Position breakdown: Tight ends
Few positions have taken a hit from graduation the way tight end has for the Bulls, with two senior starters gone after each of the last two seniors. Will Bleakley and Devin Gordon weren't huge contributors to the passing game last year, combining for 15 catches for 164 yards, but they were reliable, something Jim Leavitt hopes to get from this year's unit. FIrst-year position coach Larry Scott is a former Bull himself and has brought an offensive lineman's perspective to the position. As the Bulls work to establish a traditional running game, blocking from the tight ends will be key to USF's offense.
THE STARTER: With a 64-yard catch in last year's season opener, fans expected big things from Cedric Hill, but the 6-3, 240-pounder only had 108 yards in the remaining 12 games. He steps into a starting role this year, with a versatility that allows him to move out as a wideout, creating easy mismatches. This is a guy who had touchdowns of 61 and 74 yards in the same playoff game in high school, so his pass catching should make him a more prominent target for Matt Grothe this fall.
NEXT IN LINE: Sophomore Ben Busbee is the only other tight end with college experience at the position, having fought through a shoulder injury to play in 10 games last season. His only catch last year was a key one in the win against West Virginia, and he opens the season as the No. 2 tight end. The Bulls ran nearly 300 plays in a two tight-end set last season, but I'd be surprised if that were the case again this fall, just because the options for a fourth receiver or a two-back set seem more dangerous as offensive weapons than USF's choices for a second tight end. We really haven't seen Busbee healthy yet, so the rest of this position is largely too new to know what to expect.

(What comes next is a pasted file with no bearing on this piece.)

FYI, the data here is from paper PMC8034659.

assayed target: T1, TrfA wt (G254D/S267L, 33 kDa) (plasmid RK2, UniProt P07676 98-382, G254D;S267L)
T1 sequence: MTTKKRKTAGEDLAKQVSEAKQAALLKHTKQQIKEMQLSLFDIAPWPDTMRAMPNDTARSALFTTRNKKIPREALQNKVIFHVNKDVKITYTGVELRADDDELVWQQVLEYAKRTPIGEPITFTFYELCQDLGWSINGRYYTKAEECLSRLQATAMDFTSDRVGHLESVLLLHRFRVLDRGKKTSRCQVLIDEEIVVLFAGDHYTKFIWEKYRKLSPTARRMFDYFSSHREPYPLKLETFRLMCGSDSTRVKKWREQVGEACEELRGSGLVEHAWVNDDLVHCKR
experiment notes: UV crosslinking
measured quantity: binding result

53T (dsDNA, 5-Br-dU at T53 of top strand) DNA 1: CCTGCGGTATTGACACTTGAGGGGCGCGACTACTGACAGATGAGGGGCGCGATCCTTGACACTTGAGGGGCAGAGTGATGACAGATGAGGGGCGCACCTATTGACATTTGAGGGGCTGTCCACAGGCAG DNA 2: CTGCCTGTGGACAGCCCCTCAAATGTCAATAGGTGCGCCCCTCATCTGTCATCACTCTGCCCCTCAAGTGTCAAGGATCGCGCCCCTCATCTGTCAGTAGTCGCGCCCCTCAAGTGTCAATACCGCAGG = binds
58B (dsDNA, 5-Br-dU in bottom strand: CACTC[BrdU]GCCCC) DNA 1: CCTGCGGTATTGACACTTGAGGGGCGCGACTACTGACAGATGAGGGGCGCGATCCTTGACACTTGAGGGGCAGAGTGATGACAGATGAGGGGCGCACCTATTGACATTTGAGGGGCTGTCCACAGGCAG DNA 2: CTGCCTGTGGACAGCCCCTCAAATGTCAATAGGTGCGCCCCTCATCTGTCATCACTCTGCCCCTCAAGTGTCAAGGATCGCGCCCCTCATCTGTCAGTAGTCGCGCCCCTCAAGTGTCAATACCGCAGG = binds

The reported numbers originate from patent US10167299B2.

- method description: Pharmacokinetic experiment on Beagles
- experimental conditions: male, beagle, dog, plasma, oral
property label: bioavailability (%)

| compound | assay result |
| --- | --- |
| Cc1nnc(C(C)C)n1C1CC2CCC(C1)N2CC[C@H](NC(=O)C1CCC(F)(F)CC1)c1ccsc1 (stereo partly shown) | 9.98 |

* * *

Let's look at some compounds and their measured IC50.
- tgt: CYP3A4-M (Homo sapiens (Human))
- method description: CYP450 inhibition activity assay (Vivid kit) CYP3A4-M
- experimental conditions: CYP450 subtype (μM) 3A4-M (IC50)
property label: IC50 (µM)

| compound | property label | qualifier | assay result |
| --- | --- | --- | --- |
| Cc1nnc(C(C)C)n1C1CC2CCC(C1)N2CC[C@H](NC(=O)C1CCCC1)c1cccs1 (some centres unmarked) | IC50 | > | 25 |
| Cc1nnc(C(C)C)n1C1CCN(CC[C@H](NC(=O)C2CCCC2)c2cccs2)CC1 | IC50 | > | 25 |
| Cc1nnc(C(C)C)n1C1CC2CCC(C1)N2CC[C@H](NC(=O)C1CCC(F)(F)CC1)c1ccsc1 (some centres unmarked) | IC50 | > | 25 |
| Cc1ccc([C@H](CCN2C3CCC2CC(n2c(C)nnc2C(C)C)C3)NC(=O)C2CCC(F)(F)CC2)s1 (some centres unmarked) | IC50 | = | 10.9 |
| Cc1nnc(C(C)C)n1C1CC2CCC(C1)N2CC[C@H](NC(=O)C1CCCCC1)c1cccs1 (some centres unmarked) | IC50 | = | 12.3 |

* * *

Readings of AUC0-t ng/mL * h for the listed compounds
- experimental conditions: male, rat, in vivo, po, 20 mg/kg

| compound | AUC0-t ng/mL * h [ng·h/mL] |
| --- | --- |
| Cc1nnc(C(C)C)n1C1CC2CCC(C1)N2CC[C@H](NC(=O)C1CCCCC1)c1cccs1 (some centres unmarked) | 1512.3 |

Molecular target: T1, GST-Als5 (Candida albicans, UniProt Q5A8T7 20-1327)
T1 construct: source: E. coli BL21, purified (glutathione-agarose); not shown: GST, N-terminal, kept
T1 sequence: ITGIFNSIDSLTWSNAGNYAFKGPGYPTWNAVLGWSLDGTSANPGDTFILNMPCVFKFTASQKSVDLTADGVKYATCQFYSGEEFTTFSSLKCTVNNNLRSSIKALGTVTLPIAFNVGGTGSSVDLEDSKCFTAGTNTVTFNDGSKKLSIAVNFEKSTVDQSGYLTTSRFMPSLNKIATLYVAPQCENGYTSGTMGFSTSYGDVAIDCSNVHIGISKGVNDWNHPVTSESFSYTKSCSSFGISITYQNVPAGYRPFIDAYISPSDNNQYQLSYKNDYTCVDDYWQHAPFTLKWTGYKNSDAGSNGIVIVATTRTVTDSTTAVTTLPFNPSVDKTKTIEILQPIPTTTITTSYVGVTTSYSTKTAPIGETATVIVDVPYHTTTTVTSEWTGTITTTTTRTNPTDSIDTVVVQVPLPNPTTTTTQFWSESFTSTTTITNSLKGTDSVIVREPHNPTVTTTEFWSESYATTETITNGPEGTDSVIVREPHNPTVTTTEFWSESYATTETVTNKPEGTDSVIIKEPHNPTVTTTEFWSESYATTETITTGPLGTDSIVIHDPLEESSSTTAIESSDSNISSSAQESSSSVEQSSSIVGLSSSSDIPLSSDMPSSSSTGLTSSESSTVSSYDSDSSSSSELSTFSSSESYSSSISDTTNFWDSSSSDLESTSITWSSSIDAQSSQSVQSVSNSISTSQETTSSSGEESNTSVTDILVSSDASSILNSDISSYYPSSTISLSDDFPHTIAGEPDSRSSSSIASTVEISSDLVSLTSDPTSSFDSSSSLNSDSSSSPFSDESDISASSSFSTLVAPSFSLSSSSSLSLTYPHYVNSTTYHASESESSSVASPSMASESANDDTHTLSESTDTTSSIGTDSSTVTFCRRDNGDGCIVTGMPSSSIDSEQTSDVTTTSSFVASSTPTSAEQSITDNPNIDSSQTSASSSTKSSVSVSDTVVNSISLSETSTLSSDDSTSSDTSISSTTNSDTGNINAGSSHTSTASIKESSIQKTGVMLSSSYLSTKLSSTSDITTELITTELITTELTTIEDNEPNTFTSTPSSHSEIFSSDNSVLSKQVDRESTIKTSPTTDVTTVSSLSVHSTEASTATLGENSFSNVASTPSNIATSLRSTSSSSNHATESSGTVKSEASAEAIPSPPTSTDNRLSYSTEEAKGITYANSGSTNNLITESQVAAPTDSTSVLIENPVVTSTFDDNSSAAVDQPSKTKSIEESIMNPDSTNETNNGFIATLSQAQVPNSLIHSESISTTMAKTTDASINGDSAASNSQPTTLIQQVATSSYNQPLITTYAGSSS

THE REST: Scott has had three other players to work with, starting with redshirt freshman Andrew Ketchel. He's the smallest of the tight ends, with a background from the pass-catching side, with 32 catches as a high school senior. Sophomore Shane McElwain, the former junior hockey prospect, has bounced back and forth from defensive end to tight end, but he only played one year of high school football, so he remains an intriguing prospect, still learning the game. Leavitt has had good things to say about walk-on Quincy Okolie, who put on more weight in the off-season than any player on roster. His media-guide weight of 245 is way off, but even at 230 pounds, he's added considerable weight to his frame after redshirting his first year with a broken ankle. He's from Palm Beach Central, same as McElwain, and is another raw prospect, one who caught only five passes as a high school senior but presents potential mismatches because of his 6-foot-5 frame. The Bulls have pass-catching options but need to show this position can be physical in pass protection and downfield blocking for the running game. Thoughts?